No King, No King of Kings

Raza Ali Hasan | Poetry

Bhutto has come to a slum in the city of Karachi.
It is 1972. His path is strewn with rose petals,
sprinkled with rose attar.

It leads him, our unexpected pilgrim,
into the alleys and passageways of the slum.
Ferdowsi in Shahnameh tags it as
“the place of worship before any others existed . . . ”

No King, no King of Kings had ever
toured a slum before. It opened wide
the thrice-locked chamber of mercy in our hearts.
The gathering crowd expecting to catch
a glimpse of Zulfikar Ali Bhutto, are, instead,
treated to a double vision:
Alexander the Great, in a red robe,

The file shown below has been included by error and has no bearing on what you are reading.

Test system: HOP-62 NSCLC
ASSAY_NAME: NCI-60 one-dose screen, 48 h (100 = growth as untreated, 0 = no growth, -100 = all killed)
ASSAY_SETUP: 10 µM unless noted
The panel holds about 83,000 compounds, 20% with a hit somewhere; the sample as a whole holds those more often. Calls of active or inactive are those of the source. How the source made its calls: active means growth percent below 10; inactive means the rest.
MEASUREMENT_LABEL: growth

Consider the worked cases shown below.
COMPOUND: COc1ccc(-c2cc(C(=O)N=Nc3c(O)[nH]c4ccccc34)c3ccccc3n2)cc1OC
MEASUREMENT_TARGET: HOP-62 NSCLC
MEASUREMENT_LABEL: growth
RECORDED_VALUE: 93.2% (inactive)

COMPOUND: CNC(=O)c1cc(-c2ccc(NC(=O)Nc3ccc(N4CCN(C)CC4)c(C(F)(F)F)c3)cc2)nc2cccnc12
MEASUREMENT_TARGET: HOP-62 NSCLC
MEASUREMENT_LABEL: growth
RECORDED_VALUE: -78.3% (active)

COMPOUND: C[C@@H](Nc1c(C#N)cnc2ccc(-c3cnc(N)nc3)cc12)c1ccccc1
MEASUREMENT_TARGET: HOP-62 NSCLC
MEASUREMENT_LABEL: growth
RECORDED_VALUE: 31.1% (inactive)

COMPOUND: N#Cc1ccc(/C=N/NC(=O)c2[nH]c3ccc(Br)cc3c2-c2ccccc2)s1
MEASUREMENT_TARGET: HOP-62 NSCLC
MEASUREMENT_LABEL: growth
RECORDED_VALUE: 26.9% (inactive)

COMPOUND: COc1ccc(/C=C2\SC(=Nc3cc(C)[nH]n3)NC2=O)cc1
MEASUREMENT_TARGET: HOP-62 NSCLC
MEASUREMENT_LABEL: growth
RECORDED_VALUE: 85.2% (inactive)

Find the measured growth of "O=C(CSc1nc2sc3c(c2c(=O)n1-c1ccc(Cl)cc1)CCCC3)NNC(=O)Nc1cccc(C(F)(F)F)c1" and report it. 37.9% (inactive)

his left hand resting on his sword,
straight out of an illustration from Shahnameh,
as he watches our own pilgrim, Bhutto,
“reach for the door handle of the Ka’ba.”

Bhutto’s entourage and PTV news crew push
against this vision. The crowd insufflated
by this vision in turn pushes Bhutto
towards the hovel of the woman
driven half-insane by poverty.

Bhutto, in turn, with tears in his eyes,
embraces the woman;
the woman collapses in his arms.
No King, no King of Kings had ever lit up
our hearts like this. No King.